Following this, protests took place involving Tibetans in Chinese provinces outside the Tibet Autonomous Region including Gansu, Qinghai, Sichuan and Beijing. According to Chinese premier Wen Jiabao, attacks on between 10 and 20 Chinese embassies and consulates around the world took place at the same time as the riots in Tibet and other Chinese provinces. There have followed widespread support for the protests and vocal condemnations of the Chinese government by imperialist media and governments. Chinese students have mobilised across Europe to expose press misreporting of the riots, and the Cuban and Venezuelan governments have issued statements condemning the imperialists’ attempts to isolate China for their own interests.

Forces behind the protests
The Dalai Lama’s movement has received substantial backing from the CIA, with an intelligence operation established between the CIA and the Dalai Lama’s second eldest brother, Gyalo Thundop, as early as 1951. Currently Tibetans in exile in India continue to receive an annual $2 million from the US Congress via the National Endowment for Democracy and other channels, with additional millions for ‘democracy activities’ within the Tibetan exile community. The Dalai Lama has received additional funding from the likes of financier George Soros. Backing for the protests within Tibet has been reported as arising from anger at high inflation within the region, which has been attributed to the high levels of migration of other ethnic groups to Tibet in recent years.

In contrast to those who support a ‘Free Tibet’, the Dalai Lama and the Tibetan government-in-exile do not support total independence for Tibet, but only greater autonomy within China. The protests seem intended to establish a new accommodation with the Chinese government which will further return the privileges of the religious aristocracy alongside a new layer of wealthy landowners that has arisen as a result of capitalist reforms.

This is the tragedy of Tibet, not the denial of the freedom of the monks to accumulate wealth and live off the backs of the masses. Today monks continue to do no productive work and live luxurious lifestyles on the basis of donations to the temples, from where they travel into the cities to purchase luxury items such as DVDs and computer games and eat for free at restaurants.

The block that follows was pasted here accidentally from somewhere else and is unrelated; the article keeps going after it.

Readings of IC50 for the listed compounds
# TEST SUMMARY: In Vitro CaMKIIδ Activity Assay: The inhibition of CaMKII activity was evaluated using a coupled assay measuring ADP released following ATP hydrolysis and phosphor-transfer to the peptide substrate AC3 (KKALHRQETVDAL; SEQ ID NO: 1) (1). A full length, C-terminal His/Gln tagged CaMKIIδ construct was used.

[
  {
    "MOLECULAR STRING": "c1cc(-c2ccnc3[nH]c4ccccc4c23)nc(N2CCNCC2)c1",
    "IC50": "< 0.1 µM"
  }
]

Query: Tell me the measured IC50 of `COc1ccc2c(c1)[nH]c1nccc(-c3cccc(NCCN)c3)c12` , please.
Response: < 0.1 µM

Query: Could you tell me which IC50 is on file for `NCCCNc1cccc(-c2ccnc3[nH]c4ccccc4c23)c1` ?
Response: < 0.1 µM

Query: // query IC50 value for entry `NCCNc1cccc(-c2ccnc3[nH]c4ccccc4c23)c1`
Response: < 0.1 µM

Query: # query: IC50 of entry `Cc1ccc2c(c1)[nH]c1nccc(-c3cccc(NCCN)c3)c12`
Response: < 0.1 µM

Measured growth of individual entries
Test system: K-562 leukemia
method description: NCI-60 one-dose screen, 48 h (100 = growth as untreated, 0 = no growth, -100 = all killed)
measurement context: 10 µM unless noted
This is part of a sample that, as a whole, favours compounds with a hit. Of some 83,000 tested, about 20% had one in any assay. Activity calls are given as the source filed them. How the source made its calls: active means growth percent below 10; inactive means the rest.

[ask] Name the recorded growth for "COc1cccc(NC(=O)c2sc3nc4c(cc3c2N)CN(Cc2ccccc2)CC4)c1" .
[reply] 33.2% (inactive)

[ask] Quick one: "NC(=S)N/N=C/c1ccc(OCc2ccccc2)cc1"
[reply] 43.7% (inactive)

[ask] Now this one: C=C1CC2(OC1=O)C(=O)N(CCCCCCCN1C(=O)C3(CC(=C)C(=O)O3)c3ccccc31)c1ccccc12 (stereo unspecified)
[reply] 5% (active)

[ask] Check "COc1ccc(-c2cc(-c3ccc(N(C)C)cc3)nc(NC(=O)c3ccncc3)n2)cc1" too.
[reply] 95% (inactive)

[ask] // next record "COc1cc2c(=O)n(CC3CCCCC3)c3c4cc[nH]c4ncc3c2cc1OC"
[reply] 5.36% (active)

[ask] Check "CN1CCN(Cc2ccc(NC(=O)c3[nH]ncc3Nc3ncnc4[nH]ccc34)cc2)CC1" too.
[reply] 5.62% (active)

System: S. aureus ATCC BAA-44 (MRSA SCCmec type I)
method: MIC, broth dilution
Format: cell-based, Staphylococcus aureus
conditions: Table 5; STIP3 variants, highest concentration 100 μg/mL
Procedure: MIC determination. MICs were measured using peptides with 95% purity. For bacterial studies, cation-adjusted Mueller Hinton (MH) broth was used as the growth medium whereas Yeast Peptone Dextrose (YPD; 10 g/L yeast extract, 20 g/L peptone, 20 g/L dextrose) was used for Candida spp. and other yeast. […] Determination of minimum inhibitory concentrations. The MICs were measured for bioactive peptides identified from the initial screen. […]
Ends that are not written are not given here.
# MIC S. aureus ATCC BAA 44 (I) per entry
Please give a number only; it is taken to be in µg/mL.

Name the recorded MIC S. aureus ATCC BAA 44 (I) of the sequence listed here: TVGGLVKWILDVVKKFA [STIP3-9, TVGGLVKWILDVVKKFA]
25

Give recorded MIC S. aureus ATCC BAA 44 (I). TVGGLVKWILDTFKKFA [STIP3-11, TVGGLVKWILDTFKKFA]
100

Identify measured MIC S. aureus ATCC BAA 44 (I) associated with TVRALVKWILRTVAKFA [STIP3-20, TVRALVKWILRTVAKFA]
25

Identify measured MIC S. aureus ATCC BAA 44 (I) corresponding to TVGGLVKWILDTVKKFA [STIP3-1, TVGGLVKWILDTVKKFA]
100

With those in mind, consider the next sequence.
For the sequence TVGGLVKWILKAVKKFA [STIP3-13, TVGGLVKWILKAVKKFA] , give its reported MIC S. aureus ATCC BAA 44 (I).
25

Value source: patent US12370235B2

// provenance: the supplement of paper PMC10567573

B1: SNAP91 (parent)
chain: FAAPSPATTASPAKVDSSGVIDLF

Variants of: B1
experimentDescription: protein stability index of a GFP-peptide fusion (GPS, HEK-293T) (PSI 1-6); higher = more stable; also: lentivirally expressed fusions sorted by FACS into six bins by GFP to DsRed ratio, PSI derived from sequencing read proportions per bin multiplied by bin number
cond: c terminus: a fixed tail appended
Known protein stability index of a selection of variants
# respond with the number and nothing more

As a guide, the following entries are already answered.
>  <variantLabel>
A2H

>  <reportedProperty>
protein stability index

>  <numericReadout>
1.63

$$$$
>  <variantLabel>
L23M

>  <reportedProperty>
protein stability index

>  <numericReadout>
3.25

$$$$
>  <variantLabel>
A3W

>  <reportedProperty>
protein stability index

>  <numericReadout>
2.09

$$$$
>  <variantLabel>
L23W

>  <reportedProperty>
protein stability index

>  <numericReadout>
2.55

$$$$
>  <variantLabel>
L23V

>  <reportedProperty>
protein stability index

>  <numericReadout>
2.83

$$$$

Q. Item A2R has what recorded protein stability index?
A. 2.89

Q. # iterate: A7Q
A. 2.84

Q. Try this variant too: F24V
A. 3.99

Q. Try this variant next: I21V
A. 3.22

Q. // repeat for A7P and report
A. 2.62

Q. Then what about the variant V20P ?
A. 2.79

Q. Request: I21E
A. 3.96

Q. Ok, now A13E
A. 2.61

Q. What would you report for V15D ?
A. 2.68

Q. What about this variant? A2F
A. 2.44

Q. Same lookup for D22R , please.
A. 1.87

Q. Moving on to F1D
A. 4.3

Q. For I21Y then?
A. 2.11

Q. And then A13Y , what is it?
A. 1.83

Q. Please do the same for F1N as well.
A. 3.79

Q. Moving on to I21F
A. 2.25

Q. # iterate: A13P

The response of the left
Unable or unwilling to grasp the significance of the counter-revolutionary processes which have led to the present situation, the majority of the British left have given support to the protests which is as fulsome as that of the imperialists. Socialist Worker uncritically parroted the line of the CIA-funded Tibetan exile groups, describing the protests as ‘the product of decades of national oppression’. The Socialist Party cited casualty figures without mentioning that the majority of those injured and killed had been at the hands of rioters.

We should not forget that these are the same groups which have consistently supported counter-revolutionary movements such as the CIA-backed Solidarnosc in Poland, and the mujahideen in Afghanistan. The virulently anti-communist Reporters Without Borders, who have repeatedly attacked the Cuban Revolution, waged a high-profile campaign not only for the freedom of journalists to report from Tibet, but also against any press criticism of the ‘Dalai Lama clique’ or of the violence carried out by rioters against ethnic minorities.

There is no national liberation movement in Tibet. There is, on the one hand, the religious aristocracy and the new landowners, jockeying for a greater share of Tibet’s profits, and gaining support from a section of Tibetan society through racist scapegoating of ethnic minorities for the problems caused by China’s capitalist restoration, and from the US ruling class seeking to strengthen its strategic interests in the region. On the other hand, there is the Chinese ruling elite seeking to reach
a compromise with Tibet’s religious aristocracy which will allow it to maintain a large share of Tibet’s growing wealth.

* Much of the historical material in this article is drawn from the Revolutionary Worker, newspaper of the Revolutionary Communist Party, US.

FRFI 203 June / July 2008